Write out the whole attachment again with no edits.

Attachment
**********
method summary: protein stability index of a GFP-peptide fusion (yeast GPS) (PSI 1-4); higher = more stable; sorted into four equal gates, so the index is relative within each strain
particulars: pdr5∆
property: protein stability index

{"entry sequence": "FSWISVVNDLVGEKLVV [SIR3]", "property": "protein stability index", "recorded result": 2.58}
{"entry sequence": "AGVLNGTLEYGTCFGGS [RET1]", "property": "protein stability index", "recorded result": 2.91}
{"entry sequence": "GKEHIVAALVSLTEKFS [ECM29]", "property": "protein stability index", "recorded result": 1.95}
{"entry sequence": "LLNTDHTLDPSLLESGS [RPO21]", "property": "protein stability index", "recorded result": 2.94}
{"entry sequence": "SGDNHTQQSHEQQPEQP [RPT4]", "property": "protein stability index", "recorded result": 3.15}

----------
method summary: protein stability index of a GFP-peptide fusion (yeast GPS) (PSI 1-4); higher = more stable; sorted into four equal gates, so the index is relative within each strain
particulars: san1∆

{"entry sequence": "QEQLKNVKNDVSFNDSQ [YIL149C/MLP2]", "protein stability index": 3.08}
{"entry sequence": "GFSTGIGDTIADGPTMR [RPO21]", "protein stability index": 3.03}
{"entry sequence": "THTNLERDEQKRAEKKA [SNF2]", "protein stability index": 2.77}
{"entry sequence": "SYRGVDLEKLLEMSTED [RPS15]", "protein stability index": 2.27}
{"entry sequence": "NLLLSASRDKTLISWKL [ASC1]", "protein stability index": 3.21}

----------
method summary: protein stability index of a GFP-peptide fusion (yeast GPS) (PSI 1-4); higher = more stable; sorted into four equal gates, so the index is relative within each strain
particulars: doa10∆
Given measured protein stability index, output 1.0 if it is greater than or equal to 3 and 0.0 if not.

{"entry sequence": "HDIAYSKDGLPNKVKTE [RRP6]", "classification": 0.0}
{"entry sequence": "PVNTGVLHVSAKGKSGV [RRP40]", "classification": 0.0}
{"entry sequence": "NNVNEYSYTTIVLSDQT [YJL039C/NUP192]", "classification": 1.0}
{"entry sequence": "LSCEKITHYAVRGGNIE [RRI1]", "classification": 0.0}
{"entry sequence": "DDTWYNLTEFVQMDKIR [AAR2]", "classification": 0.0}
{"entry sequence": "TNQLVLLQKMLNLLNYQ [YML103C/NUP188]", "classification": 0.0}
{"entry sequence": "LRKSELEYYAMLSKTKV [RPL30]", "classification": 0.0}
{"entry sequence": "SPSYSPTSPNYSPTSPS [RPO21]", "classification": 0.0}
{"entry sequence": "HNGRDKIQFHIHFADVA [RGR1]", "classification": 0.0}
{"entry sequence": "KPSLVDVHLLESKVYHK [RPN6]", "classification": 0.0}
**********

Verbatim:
method summary: protein stability index of a GFP-peptide fusion (yeast GPS) (PSI 1-4); higher = more stable; sorted into four equal gates, so the index is relative within each strain
particulars: pdr5∆
property: protein stability index

{"entry sequence": "FSWISVVNDLVGEKLVV [SIR3]", "property": "protein stability index", "recorded result": 2.58}
{"entry sequence": "AGVLNGTLEYGTCFGGS [RET1]", "property": "protein stability index", "recorded result": 2.91}
{"entry sequence": "GKEHIVAALVSLTEKFS [ECM29]", "property": "protein stability index", "recorded result": 1.95}
{"entry sequence": "LLNTDHTLDPSLLESGS [RPO21]", "property": "protein stability index", "recorded result": 2.94}
{"entry sequence": "SGDNHTQQSHEQQPEQP [RPT4]", "property": "protein stability index", "recorded result": 3.15}

----------
method summary: protein stability index of a GFP-peptide fusion (yeast GPS) (PSI 1-4); higher = more stable; sorted into four equal gates, so the index is relative within each strain
particulars: san1∆

{"entry sequence": "QEQLKNVKNDVSFNDSQ [YIL149C/MLP2]", "protein stability index": 3.08}
{"entry sequence": "GFSTGIGDTIADGPTMR [RPO21]", "protein stability index": 3.03}
{"entry sequence": "THTNLERDEQKRAEKKA [SNF2]", "protein stability index": 2.77}
{"entry sequence": "SYRGVDLEKLLEMSTED [RPS15]", "protein stability index": 2.27}
{"entry sequence": "NLLLSASRDKTLISWKL [ASC1]", "protein stability index": 3.21}

----------
method summary: protein stability index of a GFP-peptide fusion (yeast GPS) (PSI 1-4); higher = more stable; sorted into four equal gates, so the index is relative within each strain
particulars: doa10∆
Given measured protein stability index, output 1.0 if it is greater than or equal to 3 and 0.0 if not.

{"entry sequence": "HDIAYSKDGLPNKVKTE [RRP6]", "classification": 0.0}
{"entry sequence": "PVNTGVLHVSAKGKSGV [RRP40]", "classification": 0.0}
{"entry sequence": "NNVNEYSYTTIVLSDQT [YJL039C/NUP192]", "classification": 1.0}
{"entry sequence": "LSCEKITHYAVRGGNIE [RRI1]", "classification": 0.0}
{"entry sequence": "DDTWYNLTEFVQMDKIR [AAR2]", "classification": 0.0}
{"entry sequence": "TNQLVLLQKMLNLLNYQ [YML103C/NUP188]", "classification": 0.0}
{"entry sequence": "LRKSELEYYAMLSKTKV [RPL30]", "classification": 0.0}
{"entry sequence": "SPSYSPTSPNYSPTSPS [RPO21]", "classification": 0.0}
{"entry sequence": "HNGRDKIQFHIHFADVA [RGR1]", "classification": 0.0}
{"entry sequence": "KPSLVDVHLLESKVYHK [RPN6]", "classification": 0.0}